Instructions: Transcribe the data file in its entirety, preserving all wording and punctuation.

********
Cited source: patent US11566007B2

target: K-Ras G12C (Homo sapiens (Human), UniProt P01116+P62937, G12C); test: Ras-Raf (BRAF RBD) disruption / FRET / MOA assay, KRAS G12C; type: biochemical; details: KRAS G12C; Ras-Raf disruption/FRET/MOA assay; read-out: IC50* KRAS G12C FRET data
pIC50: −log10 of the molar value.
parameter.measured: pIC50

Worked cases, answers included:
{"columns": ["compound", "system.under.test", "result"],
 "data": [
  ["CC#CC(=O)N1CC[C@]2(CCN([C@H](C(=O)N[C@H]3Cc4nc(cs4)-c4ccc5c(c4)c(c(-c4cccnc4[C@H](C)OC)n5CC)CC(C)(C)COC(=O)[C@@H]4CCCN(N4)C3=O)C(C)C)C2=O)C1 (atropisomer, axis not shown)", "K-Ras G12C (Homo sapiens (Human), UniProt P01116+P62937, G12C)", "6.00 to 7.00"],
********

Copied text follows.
Cited source: patent US11566007B2

target: K-Ras G12C (Homo sapiens (Human), UniProt P01116+P62937, G12C); test: Ras-Raf (BRAF RBD) disruption / FRET / MOA assay, KRAS G12C; type: biochemical; details: KRAS G12C; Ras-Raf disruption/FRET/MOA assay; read-out: IC50* KRAS G12C FRET data
pIC50: −log10 of the molar value.
parameter.measured: pIC50

Worked cases, answers included:
{"columns": ["compound", "system.under.test", "result"],
 "data": [
  ["CC#CC(=O)N1CC[C@]2(CCN([C@H](C(=O)N[C@H]3Cc4nc(cs4)-c4ccc5c(c4)c(c(-c4cccnc4[C@H](C)OC)n5CC)CC(C)(C)COC(=O)[C@@H]4CCCN(N4)C3=O)C(C)C)C2=O)C1 (atropisomer, axis not shown)", "K-Ras G12C (Homo sapiens (Human), UniProt P01116+P62937, G12C)", "6.00 to 7.00"],